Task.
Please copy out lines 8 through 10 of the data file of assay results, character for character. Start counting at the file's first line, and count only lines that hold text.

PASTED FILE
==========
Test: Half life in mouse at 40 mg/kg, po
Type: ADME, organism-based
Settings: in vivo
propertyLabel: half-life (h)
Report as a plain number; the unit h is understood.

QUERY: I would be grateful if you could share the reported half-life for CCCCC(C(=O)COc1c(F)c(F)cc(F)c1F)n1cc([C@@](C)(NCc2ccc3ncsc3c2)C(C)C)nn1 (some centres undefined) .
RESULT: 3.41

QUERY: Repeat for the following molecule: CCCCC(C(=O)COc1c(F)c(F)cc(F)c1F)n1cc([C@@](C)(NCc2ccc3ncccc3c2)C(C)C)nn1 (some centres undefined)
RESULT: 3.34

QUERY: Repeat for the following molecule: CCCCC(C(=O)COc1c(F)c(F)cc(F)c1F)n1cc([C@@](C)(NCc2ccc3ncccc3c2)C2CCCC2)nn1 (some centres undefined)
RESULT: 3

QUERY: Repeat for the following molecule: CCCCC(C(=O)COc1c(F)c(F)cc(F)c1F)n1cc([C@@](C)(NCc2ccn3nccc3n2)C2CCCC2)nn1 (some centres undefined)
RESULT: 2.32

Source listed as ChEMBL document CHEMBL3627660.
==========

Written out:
QUERY: Repeat for the following molecule: CCCCC(C(=O)COc1c(F)c(F)cc(F)c1F)n1cc([C@@](C)(NCc2ccc3ncccc3c2)C(C)C)nn1 (some centres undefined)
RESULT: 3.34

QUERY: Repeat for the following molecule: CCCCC(C(=O)COc1c(F)c(F)cc(F)c1F)n1cc([C@@](C)(NCc2ccc3ncccc3c2)C2CCCC2)nn1 (some centres undefined)